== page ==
As we announced earlier this month, RockGamer Studios is authoring tracks from Damone’s 2008 album Roll the Dice. Keep an eye out for “Serial Killer”, “Conquer Me” and “Roll the Dice”. All of these going to available soon via RBN.
[Editor's Note: As of publishing, "Roll the Dice" is available for playtesting on the RBN Creators Club]
RBA’s Damone interview is full of favorites: favorite song,
favorite overseas venue to play, favorite way to avoid being screwed over by record companies, you get the gist.
Check out the full interview for the story behind the band name, embarrassing predicaments in a Japanese Restaurant and Damone’s very own PSA announcement.
Here are a few highlights from the RBA/Damone interview:
RockBandAide: For some of those in the Rock Band community not familiar with you, tell us a little bit about Damone.
Mike Woods: Pop metal band with some 80’s flair? Good? Good.
Vasquez: We ARE a rock band. We don’t have angular hair cuts, we don’t wear skinny jeans. We plug in and play and give 100% every time. We are here to help people escape all the crappy music out there right now sh*tting in their ears. Damone rocks!
RBA: What are some of your musical influences?
MW: As a guitarist everything from Eddie Van Halen, Hendrix, Randy Rhoades, to Wes Mongomery, George Harrison, or Les Paul. As a band, Def Leppard, Motley, The Beatles, Joan Jett… stuff like that.
V: Guns n’ Roses, Van Halen but only the David Lee Roth era, Metallica, Johnny Cash, Hall and Oates; its kind of all over the place.
RBA: Where do you find inspiration for your songs? What has been the oddest source of inspiration?
MW: I’ve been writing music for as long as I can remember. And ever since grade school it’s been a form of a mental escape (if that makes sense). Like, while I was sitting in class, and just HATING school, I would stare off into space and compose music in my head. It was my way of removing myself from the classroom. I continued doing this for most of my life too. Like when I worked at crappy-ass jobs, or anything like that, off into music land I would go.
Years ago I had this brutal retail job selling high-end clothing to the city’s wealthy elite. Clients would come up in there, all sparkling in their bazillion dollar jewelry, talking to me like a child, and chewing me out over nothin’ at all… and all the while, I wasn’t hearing a word they were saying. It was as if I wasn’t even there at all.
In fact, most of the “Out Here All Night” record was written under those circumstances.
I will say this though, I DO regret missing out on so much of my education years though.
V: I saw the movie Crazy Heart and the main character Bad Blake was asked that same question and he says “Life unfortunately.” I’m going with that answer.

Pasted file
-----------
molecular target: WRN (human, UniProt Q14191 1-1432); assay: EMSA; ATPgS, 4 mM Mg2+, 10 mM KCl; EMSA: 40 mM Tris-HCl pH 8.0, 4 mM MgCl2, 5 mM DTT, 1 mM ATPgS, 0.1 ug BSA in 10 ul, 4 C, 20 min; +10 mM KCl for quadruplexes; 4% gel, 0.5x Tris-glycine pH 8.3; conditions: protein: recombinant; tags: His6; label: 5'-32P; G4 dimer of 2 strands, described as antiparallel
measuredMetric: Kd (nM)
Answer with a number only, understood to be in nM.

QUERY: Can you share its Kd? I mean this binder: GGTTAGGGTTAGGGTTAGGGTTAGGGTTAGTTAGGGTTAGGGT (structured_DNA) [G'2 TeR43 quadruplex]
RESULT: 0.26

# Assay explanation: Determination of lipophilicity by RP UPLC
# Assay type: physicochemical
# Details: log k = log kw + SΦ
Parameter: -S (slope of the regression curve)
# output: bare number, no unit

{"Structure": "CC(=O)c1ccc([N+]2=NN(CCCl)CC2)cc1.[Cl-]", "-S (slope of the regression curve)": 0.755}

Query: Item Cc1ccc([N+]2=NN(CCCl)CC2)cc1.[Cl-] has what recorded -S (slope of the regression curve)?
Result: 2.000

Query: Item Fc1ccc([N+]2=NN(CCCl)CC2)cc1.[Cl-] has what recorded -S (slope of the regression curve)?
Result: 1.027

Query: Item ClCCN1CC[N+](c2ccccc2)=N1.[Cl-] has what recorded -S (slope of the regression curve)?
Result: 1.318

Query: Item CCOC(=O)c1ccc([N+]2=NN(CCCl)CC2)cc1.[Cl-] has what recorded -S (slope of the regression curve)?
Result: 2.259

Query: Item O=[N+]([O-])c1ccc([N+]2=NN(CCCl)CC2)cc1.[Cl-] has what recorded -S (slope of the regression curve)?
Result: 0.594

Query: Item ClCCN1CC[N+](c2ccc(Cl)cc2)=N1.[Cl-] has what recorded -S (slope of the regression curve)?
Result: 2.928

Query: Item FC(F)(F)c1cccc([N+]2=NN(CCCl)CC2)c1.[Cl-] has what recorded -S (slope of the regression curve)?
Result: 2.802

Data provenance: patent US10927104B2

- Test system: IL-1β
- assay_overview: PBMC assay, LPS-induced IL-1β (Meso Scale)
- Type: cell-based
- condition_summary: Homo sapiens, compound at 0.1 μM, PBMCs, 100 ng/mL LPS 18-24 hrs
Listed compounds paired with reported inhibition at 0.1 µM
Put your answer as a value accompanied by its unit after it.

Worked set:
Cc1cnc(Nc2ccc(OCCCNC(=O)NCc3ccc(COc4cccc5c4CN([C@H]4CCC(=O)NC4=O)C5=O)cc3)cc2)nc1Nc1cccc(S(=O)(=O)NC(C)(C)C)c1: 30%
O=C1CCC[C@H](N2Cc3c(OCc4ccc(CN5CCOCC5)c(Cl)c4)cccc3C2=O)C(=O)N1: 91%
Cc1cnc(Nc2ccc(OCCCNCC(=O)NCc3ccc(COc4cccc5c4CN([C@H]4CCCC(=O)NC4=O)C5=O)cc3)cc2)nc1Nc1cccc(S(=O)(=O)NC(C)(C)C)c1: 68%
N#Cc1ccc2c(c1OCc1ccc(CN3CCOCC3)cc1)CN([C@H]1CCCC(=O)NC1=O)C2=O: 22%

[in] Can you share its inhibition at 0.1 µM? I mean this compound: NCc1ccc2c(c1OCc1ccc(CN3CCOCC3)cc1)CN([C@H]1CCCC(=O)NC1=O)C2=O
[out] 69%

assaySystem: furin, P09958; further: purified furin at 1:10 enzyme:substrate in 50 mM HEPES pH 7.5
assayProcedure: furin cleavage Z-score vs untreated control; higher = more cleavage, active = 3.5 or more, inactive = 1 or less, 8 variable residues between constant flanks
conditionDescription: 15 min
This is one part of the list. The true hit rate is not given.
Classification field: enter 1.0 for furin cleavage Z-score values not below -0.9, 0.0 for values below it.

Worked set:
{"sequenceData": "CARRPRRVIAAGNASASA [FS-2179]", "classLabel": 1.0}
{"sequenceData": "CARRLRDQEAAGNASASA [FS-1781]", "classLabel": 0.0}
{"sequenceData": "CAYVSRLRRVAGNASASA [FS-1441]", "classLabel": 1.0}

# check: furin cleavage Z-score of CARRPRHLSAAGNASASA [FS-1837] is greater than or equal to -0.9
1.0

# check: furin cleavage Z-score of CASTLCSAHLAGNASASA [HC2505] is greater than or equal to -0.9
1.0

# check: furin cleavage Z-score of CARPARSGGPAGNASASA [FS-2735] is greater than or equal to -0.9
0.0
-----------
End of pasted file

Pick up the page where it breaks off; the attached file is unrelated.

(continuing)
RBA: Do you have any specific tracks that you are particularly proud of?
MW: “When You Live” and “New Change of Heart” are two of my favorites from the old record, and “Bored To Death” and “Conquer Me” from “Roll The Dice.”
V: Well I know Wood was really proud of “Conquer Me” but for me it’s “Talk of the Town.” It’s the one I get to sing, so obviously its my favorite and I had so much fun recording it. I remember trying to figure out the break down where I’m discount viagra soft gels speaking and I didn’t even realize my friend’s 5 year old daughter was standing there totally confused watching on the mic. It was embarrassing and funny all at the same time.
RBA: Do you feel that games like Rock Band and Guitar Hero have an impact on a player’s interest in playing a real instrument at some point?
MW: Absolutely. I joke about it, but I think games like these are awesome.
For instance, I’ll never play professional football (well… we’ll see, but most likely not) and I love playing football games on PS3 or whatever. So why is this concept so different for music?
Just like in sporting games, there comes a point of limitation. It’ll never be the same as actually going out and doing it. So as the player becomes more deeply involved, I think that they will start craving the real thing, and then… Well you can see where I’m going with this.
V: I feel like they are a blessing. There’s so much bad music and it gives kids a chance to hear some real rock songs. Am I alone to feel like kids today need to hear Skid Row and love them? In some way it reaches people much better than radio.
RBA: What led up to you pursuing putting more music in the Rock Band Network?
V: We want people to enjoy the music we work hard to make. We know radio won’t play it. The Rock Band Network is going to do more for artist than MTV and radio ever will. I’m just glad we have opportunity.
RBA: Is there anything that you would like the Rock Band community to know about you before your 2nd debut on the Rock Band Network?
MW: Nope. Just have fun and let me know it goes for ya. And for any questions, comments, or info about me or my band, come find me at Mwoodsmusic.com